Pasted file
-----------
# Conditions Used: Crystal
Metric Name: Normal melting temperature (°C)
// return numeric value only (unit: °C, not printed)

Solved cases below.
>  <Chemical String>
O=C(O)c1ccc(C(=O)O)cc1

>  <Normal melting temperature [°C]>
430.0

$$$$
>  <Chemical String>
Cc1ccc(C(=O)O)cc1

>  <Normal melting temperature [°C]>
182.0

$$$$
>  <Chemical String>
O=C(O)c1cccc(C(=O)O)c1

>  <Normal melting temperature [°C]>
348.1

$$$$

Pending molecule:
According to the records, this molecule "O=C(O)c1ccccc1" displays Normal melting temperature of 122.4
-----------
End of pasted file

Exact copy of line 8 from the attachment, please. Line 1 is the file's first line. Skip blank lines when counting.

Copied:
430.0